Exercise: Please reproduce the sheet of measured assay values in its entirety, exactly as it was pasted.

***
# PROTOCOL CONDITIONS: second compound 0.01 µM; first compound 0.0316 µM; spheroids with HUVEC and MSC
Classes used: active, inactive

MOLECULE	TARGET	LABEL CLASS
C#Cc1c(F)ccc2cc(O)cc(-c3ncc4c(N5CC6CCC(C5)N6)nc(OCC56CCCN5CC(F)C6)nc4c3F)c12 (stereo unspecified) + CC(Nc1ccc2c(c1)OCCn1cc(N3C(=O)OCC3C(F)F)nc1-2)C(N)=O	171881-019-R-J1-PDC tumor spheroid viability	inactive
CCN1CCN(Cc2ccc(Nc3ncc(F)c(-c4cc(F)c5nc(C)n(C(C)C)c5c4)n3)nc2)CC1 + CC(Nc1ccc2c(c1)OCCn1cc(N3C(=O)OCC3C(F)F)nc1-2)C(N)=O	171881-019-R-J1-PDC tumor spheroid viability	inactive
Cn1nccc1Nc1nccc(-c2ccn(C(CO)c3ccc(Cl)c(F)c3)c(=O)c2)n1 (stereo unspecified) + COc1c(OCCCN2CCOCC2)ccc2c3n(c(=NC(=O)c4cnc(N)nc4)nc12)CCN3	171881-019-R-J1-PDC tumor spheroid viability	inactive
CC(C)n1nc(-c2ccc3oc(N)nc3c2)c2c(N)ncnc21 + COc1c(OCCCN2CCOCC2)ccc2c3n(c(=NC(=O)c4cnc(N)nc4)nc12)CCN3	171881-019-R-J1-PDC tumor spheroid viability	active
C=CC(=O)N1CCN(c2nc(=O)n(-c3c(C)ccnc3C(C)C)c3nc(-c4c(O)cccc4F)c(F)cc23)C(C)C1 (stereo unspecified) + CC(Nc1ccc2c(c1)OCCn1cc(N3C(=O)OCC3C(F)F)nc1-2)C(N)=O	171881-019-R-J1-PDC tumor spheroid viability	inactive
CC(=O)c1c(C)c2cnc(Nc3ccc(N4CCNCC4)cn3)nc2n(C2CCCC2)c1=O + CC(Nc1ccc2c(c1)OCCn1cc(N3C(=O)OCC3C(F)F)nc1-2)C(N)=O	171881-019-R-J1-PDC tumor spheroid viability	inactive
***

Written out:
# PROTOCOL CONDITIONS: second compound 0.01 µM; first compound 0.0316 µM; spheroids with HUVEC and MSC
Classes used: active, inactive

MOLECULE	TARGET	LABEL CLASS
C#Cc1c(F)ccc2cc(O)cc(-c3ncc4c(N5CC6CCC(C5)N6)nc(OCC56CCCN5CC(F)C6)nc4c3F)c12 (stereo unspecified) + CC(Nc1ccc2c(c1)OCCn1cc(N3C(=O)OCC3C(F)F)nc1-2)C(N)=O	171881-019-R-J1-PDC tumor spheroid viability	inactive
CCN1CCN(Cc2ccc(Nc3ncc(F)c(-c4cc(F)c5nc(C)n(C(C)C)c5c4)n3)nc2)CC1 + CC(Nc1ccc2c(c1)OCCn1cc(N3C(=O)OCC3C(F)F)nc1-2)C(N)=O	171881-019-R-J1-PDC tumor spheroid viability	inactive
Cn1nccc1Nc1nccc(-c2ccn(C(CO)c3ccc(Cl)c(F)c3)c(=O)c2)n1 (stereo unspecified) + COc1c(OCCCN2CCOCC2)ccc2c3n(c(=NC(=O)c4cnc(N)nc4)nc12)CCN3	171881-019-R-J1-PDC tumor spheroid viability	inactive
CC(C)n1nc(-c2ccc3oc(N)nc3c2)c2c(N)ncnc21 + COc1c(OCCCN2CCOCC2)ccc2c3n(c(=NC(=O)c4cnc(N)nc4)nc12)CCN3	171881-019-R-J1-PDC tumor spheroid viability	active
C=CC(=O)N1CCN(c2nc(=O)n(-c3c(C)ccnc3C(C)C)c3nc(-c4c(O)cccc4F)c(F)cc23)C(C)C1 (stereo unspecified) + CC(Nc1ccc2c(c1)OCCn1cc(N3C(=O)OCC3C(F)F)nc1-2)C(N)=O	171881-019-R-J1-PDC tumor spheroid viability	inactive
CC(=O)c1c(C)c2cnc(Nc3ccc(N4CCNCC4)cn3)nc2n(C2CCCC2)c1=O + CC(Nc1ccc2c(c1)OCCn1cc(N3C(=O)OCC3C(F)F)nc1-2)C(N)=O	171881-019-R-J1-PDC tumor spheroid viability	inactive